I’ve always been fond of hands-on activities in class. They encourage such a lifelong love of learning. A way for young students to learn and understand by doing instead of just retaining information by reading or being exposed to lecture classes. So, why not trying when teaching English in the bilingual classroom?

English Language Learners can benefit so much from this proactive approach in order to acquire skills, knowledge and vocabulary within a meaningful context as well as increasing their learning experience, motivation, enthusiasm and self-confidence as a range of abilities and learning styles are catered for.

Here’s an example of one of the many hands-on activities we carry out in class.

Last term Y1s ( 6 year-old Spanish pupils ) just wanted to know what happened to the puddles in the playground as the water was evaporated after playtime. Due to a driving question ( Where did the water go? ) children started to ask more questions and formulate a variety of hypotheses with some help. Scientific vocabulary was introduced along the track. There was not need for them to memorize a long list of meaningless words for a test. Then, small groups carried out a mini water cycle experiment in class ( see the picture below). At the end of it, students were able to explain both written and orally what happened to the water in the plastic cup as sessions were delivered totally in English.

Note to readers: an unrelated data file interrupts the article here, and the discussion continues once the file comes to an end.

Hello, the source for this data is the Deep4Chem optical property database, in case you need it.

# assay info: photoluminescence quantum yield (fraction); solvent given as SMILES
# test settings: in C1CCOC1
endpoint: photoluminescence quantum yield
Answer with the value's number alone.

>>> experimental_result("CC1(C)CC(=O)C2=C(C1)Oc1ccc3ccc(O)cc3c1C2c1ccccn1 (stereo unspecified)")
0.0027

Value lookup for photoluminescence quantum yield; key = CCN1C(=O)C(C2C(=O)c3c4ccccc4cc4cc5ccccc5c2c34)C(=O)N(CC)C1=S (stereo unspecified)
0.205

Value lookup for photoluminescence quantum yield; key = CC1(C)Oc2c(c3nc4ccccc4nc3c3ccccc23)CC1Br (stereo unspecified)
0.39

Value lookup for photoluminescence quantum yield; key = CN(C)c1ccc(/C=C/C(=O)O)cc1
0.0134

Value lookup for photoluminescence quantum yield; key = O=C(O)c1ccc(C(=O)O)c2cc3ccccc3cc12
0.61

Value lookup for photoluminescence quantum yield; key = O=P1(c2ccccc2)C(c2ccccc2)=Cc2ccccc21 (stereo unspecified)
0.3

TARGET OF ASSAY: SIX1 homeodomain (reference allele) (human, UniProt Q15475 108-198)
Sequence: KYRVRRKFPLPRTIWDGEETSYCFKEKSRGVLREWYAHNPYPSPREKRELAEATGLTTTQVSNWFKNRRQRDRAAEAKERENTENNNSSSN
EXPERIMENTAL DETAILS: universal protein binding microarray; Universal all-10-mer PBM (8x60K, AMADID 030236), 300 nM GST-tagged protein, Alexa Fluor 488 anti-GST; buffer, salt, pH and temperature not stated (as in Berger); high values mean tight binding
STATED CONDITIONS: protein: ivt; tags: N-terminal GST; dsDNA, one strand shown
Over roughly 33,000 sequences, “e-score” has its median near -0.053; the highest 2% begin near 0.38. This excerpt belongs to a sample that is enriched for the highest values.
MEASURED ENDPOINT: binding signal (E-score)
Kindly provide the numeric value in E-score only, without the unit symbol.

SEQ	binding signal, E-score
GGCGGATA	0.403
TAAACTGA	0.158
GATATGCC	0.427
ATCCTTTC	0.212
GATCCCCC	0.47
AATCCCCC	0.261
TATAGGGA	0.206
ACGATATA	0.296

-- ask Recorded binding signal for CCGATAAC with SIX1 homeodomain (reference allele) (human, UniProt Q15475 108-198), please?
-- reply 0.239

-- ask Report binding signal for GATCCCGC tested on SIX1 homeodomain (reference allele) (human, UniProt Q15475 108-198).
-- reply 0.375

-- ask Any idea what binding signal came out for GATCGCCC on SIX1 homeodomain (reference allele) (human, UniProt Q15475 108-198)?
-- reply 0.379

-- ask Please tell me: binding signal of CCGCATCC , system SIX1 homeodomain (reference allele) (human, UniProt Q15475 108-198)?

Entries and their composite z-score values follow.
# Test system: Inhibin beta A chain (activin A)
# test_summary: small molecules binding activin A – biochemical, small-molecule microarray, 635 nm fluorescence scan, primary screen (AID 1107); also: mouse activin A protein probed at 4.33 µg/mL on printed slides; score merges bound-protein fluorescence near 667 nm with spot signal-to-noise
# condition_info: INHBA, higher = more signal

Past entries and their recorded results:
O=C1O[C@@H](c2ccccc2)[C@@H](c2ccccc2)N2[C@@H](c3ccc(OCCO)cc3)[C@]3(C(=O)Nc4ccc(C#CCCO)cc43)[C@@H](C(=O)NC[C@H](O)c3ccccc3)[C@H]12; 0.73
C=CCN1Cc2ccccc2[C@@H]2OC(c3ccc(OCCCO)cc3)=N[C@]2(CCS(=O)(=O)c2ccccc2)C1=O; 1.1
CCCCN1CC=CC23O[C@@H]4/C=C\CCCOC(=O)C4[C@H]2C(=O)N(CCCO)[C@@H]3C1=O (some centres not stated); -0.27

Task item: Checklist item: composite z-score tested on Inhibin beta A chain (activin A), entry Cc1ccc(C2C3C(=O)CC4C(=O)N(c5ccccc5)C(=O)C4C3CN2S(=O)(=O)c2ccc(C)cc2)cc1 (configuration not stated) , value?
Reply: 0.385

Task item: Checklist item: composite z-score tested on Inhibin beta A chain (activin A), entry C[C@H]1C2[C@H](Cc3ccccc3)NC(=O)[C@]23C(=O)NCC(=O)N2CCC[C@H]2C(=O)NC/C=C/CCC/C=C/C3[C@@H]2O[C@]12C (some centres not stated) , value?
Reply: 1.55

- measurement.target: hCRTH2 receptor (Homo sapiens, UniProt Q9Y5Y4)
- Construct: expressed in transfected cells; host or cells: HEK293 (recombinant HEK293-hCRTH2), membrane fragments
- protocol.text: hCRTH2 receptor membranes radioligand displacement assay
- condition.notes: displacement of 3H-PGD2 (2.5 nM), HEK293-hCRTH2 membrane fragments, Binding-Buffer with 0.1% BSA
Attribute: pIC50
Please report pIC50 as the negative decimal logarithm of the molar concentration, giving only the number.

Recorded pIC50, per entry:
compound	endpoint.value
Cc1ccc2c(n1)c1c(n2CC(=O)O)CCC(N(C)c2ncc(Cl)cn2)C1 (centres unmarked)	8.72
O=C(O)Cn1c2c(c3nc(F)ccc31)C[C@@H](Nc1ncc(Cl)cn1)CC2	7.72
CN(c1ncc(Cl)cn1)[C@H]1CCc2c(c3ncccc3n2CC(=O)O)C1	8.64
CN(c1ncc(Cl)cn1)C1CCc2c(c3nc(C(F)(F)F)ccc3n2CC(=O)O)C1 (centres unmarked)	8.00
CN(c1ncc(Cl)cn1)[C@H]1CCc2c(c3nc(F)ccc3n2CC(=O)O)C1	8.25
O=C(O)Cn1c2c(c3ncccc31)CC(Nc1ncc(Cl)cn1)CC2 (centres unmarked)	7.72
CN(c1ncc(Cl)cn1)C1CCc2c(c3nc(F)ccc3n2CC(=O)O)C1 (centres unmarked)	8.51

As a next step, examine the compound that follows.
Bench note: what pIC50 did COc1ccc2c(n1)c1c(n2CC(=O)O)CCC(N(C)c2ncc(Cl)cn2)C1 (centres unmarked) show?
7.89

From my own experience, this educational method that directly involves students, by actively encouraging them to do something in order to learn about it, has countless advantages to enhance linguistic competences. Not to mention the effects of learning through a cross-curricular approach.

Reading rockets: Hands-on activities

British Council Bilingual Project:



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